The technique has generated controversy because women with mitochondrial disease will be able to get a healthy mitochondrial DNA 'transplant' that would allow them to have children without fear of passing the disease along. To critics that is a slippery slope to 'designer babies'. In the United States, President Obama refuses to allow federal funds to be used for Somatic Cell Nuclear Transfer (SCNT) due to much of the same fear about misuse of science.
Credit:Bies, CC BY-NC-SA
Mitochondria are how we produce energy in our cells - in 1948, Albert Claude of the Rockefeller Institute likened them to energy factories for our bodies, a metaphor that remains to this day. Mitochondria oxidize different kinds of food into a common energy currency, called ATP, that is used throughout most of our bodies.
As part of our evolutionary history, mitochondria have given us a second genome, inside the trillions of cells in our bodies, but since it is mothers who pass mitochondria on to children, a mitochondrial disease, often fatal, will be passed along as well. To stop the transmission of mitochondrial diseases, it is now possible to replace a mother's faulty DNA with a healthy version - but that technically means 0.2% of a baby's genetic material, nothing to do with looks or personality or anything about the person, would come from a third party. Estimates are this will help 150 babies per year in England but will be a huge relief for mothers who are concerned about having children - and lead the world in fixing a fixable problem.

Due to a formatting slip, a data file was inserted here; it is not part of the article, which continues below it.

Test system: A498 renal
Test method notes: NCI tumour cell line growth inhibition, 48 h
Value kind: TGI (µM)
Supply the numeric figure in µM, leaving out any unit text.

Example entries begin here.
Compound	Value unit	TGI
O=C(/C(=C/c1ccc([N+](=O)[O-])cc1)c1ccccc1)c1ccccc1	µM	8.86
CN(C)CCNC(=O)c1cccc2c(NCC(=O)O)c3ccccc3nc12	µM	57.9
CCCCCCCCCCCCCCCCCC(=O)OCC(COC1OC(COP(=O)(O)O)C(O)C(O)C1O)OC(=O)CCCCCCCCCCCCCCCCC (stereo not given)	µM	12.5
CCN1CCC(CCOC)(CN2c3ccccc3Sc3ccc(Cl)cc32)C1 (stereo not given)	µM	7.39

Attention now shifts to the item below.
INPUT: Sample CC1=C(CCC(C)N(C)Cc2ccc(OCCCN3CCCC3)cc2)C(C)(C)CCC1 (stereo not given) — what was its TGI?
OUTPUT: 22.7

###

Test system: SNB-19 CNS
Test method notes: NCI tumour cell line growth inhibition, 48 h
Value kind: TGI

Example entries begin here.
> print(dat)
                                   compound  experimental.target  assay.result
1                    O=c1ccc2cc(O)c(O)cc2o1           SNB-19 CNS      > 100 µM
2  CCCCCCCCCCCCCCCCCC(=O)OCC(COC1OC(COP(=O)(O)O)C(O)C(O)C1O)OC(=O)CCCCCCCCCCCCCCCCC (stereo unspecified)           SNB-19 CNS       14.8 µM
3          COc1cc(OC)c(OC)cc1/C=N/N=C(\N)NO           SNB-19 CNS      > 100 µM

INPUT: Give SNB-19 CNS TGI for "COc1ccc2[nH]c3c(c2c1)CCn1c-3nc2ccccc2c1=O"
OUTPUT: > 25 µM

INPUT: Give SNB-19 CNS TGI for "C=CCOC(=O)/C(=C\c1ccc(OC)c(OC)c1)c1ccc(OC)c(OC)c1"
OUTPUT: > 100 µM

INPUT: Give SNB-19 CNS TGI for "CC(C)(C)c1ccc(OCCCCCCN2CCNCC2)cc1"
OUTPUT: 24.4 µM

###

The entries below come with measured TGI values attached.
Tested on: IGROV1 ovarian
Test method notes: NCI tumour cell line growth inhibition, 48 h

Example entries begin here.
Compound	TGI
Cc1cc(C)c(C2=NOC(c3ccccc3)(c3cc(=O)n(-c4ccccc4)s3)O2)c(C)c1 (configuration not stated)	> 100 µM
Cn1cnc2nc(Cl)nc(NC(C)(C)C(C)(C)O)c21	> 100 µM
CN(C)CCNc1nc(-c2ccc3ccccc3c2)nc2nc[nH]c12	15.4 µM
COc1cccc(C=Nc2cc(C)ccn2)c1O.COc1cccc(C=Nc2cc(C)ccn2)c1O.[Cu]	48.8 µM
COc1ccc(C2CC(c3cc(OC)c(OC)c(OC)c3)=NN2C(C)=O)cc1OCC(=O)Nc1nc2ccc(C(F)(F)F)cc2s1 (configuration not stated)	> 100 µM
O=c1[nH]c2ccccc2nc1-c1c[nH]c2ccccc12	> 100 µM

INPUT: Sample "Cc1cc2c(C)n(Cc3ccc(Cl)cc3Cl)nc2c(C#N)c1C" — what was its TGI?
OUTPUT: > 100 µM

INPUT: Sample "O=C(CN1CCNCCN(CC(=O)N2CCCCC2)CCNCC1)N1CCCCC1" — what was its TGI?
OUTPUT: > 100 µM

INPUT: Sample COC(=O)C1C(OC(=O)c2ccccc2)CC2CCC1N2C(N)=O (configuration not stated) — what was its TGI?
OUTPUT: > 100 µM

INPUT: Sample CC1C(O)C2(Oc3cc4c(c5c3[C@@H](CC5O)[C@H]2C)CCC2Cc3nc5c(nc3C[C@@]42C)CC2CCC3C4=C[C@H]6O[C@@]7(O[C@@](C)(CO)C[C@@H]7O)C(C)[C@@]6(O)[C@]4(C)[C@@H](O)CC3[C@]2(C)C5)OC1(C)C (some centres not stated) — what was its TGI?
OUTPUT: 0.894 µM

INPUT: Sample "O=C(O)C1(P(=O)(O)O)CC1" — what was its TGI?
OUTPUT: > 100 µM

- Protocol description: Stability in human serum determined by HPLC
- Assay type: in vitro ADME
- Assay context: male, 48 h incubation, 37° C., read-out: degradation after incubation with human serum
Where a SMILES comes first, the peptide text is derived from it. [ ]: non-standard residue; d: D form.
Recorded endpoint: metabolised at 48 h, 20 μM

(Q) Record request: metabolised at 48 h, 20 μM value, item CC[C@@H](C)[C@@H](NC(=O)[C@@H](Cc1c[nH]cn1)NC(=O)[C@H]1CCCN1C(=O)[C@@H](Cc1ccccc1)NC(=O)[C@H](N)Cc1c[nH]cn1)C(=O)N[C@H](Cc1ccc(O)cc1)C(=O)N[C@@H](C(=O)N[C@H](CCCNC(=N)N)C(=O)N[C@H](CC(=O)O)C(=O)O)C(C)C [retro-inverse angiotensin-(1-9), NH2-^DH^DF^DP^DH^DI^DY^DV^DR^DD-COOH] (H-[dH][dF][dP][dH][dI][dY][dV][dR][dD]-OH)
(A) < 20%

Like bone marrow in the 1960s, the original IVF in the 1970s, and hESC in the 1990s, there will be ethical concerns, and those will need to be addressed. And sometimes science will not win, like with the American government refusing to allow SCNT, but for today, science gets a victory - in the home of the people who invented Frankenfood hysteria and the belief that vaccines cause autism, no less.
Now it is up to science to show this works. Though it looks promising, there are safety and efficacy issues to address, but there is no more work that can be done with animal models, so experimenting on a case-by-case basis is the only way to proceed. At the end of the day, mitochondrial disease is a disease and, like any serious disease, we have an ethical mandate to find ways to prevent it.
On January 27th, an Institute of Medicine committee in the United States began meetings to consider the ethical issues raised related to fixing mitochondrial disease. The meetings will be held until spring of 2016.
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